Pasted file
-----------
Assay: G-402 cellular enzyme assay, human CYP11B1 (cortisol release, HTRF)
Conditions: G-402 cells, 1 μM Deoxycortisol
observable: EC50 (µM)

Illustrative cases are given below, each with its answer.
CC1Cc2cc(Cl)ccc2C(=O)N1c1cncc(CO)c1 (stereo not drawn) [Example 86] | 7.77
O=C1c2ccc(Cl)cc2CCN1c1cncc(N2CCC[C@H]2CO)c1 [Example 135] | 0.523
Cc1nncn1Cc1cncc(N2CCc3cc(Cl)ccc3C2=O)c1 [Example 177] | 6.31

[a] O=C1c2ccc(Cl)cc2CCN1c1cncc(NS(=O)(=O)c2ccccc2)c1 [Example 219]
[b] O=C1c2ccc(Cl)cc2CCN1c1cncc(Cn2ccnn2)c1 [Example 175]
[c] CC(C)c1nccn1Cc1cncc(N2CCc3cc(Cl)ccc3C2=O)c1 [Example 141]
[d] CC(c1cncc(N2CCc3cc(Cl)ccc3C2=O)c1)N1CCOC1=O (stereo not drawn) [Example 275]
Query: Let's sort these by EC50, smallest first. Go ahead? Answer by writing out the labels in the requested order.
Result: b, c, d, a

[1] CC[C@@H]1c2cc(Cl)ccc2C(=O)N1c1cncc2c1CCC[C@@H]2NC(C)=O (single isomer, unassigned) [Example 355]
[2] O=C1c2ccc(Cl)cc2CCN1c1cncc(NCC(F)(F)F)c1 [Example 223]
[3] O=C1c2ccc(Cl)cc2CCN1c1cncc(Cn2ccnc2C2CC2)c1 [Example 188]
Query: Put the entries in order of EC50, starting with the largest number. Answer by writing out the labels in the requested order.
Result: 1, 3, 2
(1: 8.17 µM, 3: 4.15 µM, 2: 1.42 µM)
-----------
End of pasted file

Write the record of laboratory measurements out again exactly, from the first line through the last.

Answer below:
Assay: G-402 cellular enzyme assay, human CYP11B1 (cortisol release, HTRF)
Conditions: G-402 cells, 1 μM Deoxycortisol
observable: EC50 (µM)

Illustrative cases are given below, each with its answer.
CC1Cc2cc(Cl)ccc2C(=O)N1c1cncc(CO)c1 (stereo not drawn) [Example 86] | 7.77
O=C1c2ccc(Cl)cc2CCN1c1cncc(N2CCC[C@H]2CO)c1 [Example 135] | 0.523
Cc1nncn1Cc1cncc(N2CCc3cc(Cl)ccc3C2=O)c1 [Example 177] | 6.31

[a] O=C1c2ccc(Cl)cc2CCN1c1cncc(NS(=O)(=O)c2ccccc2)c1 [Example 219]
[b] O=C1c2ccc(Cl)cc2CCN1c1cncc(Cn2ccnn2)c1 [Example 175]
[c] CC(C)c1nccn1Cc1cncc(N2CCc3cc(Cl)ccc3C2=O)c1 [Example 141]
[d] CC(c1cncc(N2CCc3cc(Cl)ccc3C2=O)c1)N1CCOC1=O (stereo not drawn) [Example 275]
Query: Let's sort these by EC50, smallest first. Go ahead? Answer by writing out the labels in the requested order.
Result: b, c, d, a

[1] CC[C@@H]1c2cc(Cl)ccc2C(=O)N1c1cncc2c1CCC[C@@H]2NC(C)=O (single isomer, unassigned) [Example 355]
[2] O=C1c2ccc(Cl)cc2CCN1c1cncc(NCC(F)(F)F)c1 [Example 223]
[3] O=C1c2ccc(Cl)cc2CCN1c1cncc(Cn2ccnc2C2CC2)c1 [Example 188]
Query: Put the entries in order of EC50, starting with the largest number. Answer by writing out the labels in the requested order.
Result: 1, 3, 2
(1: 8.17 µM, 3: 4.15 µM, 2: 1.42 µM)